"We checked his sugar one day and it was over 600 years old," she recalls. "With an exasperated thirst for two days, it was really troubling."
Although he does not have to take daily insulin videos, Nathan has a permanent partner with him 24/7 – an insulin pump, which helps in managing his diabetes. The insulin pump helps maintain Nathan blood glucose levels within its target range.
When asked how diabetes affected his lifestyle, Nathan replied: "When I run a lot, my blood sugar is diminishing. Sometimes I feel like I'm going out. It's a little awful."
"I did not know much about diabetes at the beginning," Beth said. "At first, it was great. We did two days of hospital training when diagnosed." He was admitted to Children and held classes and training for parents and family members. "
Beth noticed that she had a lot to learn – controlling the portion, counting carbohydrates, controlling heights and slopes.
"The first couple of months were really rough," she said. "He was on fire for nine months, so he got four shots a day – at least four, sometimes more. After nine months, we started the first insulin pump that helped because we had to change the location every three days. It's great to know that his life in your hands. "
While Beth tends to have things under control, she notices that Nathan will be able to get into an attack, which is life-threatening if his sugar falls. She said The Logan Daili Nevs that Nathan suffered an attack and was very intimidating.
While Nathan sat and listened to his mother discussing the challenges of diabetes, he said, if something does not change and scientists find a cure, he will always be a diabetic.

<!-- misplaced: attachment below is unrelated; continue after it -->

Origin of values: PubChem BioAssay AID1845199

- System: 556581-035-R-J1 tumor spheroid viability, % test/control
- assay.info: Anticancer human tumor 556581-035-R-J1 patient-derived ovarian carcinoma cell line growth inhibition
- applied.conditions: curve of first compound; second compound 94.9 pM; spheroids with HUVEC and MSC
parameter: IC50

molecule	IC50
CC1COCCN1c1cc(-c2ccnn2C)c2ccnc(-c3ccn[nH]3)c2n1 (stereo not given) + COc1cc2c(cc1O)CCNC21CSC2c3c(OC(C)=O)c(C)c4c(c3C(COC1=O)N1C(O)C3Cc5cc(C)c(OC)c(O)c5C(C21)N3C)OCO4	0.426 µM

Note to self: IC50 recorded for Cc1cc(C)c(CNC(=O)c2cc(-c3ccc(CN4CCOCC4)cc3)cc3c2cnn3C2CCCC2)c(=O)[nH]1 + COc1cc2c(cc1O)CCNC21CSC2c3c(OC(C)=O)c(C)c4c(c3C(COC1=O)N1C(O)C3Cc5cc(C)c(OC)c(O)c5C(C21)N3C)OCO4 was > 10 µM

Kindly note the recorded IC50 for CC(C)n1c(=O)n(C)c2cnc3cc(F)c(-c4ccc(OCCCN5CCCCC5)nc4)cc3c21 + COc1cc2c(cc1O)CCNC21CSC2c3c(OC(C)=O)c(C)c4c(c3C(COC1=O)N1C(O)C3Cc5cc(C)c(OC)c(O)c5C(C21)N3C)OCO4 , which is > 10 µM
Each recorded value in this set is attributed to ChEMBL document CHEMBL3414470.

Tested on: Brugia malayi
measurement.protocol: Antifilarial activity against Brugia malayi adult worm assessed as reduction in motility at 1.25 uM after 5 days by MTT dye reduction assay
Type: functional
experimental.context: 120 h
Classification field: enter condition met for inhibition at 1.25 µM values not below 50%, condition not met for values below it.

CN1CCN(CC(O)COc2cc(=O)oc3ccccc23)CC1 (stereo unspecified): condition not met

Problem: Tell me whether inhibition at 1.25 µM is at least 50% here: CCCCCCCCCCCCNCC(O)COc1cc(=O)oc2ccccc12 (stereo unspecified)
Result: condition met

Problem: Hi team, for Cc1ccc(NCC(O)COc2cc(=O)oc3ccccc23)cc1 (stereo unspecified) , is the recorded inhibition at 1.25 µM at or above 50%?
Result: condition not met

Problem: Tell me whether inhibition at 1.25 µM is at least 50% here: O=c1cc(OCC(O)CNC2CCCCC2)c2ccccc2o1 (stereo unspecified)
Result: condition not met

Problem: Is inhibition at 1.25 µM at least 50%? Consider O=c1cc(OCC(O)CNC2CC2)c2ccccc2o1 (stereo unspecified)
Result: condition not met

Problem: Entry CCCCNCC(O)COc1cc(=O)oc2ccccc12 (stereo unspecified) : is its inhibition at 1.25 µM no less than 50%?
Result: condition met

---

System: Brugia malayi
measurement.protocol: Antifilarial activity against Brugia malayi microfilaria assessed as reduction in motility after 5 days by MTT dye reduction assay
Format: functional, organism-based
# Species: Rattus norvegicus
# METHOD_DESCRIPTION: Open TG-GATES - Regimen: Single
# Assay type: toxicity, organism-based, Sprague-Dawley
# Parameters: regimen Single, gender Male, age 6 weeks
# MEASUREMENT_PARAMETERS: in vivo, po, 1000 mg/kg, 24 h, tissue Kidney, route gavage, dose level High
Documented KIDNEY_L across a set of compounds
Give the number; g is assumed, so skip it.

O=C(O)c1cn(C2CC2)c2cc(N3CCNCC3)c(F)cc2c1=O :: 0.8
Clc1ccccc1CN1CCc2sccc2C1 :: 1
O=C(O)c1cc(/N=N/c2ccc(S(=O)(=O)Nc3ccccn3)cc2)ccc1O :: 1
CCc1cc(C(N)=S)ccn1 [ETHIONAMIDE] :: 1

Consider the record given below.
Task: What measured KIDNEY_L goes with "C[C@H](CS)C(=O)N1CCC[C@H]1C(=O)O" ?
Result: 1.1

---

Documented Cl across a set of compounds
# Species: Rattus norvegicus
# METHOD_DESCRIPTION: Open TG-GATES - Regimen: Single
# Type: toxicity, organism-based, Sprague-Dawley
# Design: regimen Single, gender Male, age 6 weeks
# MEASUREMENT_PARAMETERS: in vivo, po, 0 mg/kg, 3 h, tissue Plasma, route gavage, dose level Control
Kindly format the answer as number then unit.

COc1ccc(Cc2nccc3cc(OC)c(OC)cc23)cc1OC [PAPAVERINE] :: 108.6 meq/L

"Type 1 diabetes is life imprisonment," Beth remarked. "He will always have, unless he says something changes and find a cure."
Although it is only the fifth beam, this young man can check the blood sugar level and change the site of the insulin pump.
Nathan said Logan Daili Nevs, In the fifth grade there are three young men who are diabetic. These are alarming words – in our small Ohio area, in one class, three students have diabetes.
Because Nathan is so active in sports, Beth carries a lot of game juices; she also carries insulin delivery in case his blood sugar falls.
"It's a concern, but he knows when he feels clumsy and knows pretty much what to do," she said.
"Sometimes you feel like a failure. Do I hurt my child? They can have a kidney failure when they are younger, can have vision problems, and make sure to monitor it," notes Beth. "I'm still in the background – do I do enough as a parent? Would I allow him to keep the cookie on his birthday?"
As for everyday routine, the first thing Nathan does when he wakes up in the morning is to check his sugar and write it in his diary. Beth makes a lunch to go to school to make sure he has the exact amount of carbohydrates every day. During the day, if he begins to feel awkward, he reports to a school nurse, who is also well-trained for any situation that may come.
"That's what people take healthy for almost we have to manage – like calculating carbohydrates, drinking sugar sugars and things like that," Beth said. "He can eat in general everything, but he must follow carbohydrates."
Nathan does not allow his diabetes to get on the path of passion – sport – he is active in basketball, baseball and bowling.
Nathan hoped that one day scientists will find a cure for diabetes, and no other children or their families will have to withstand the pain and pain of the disease.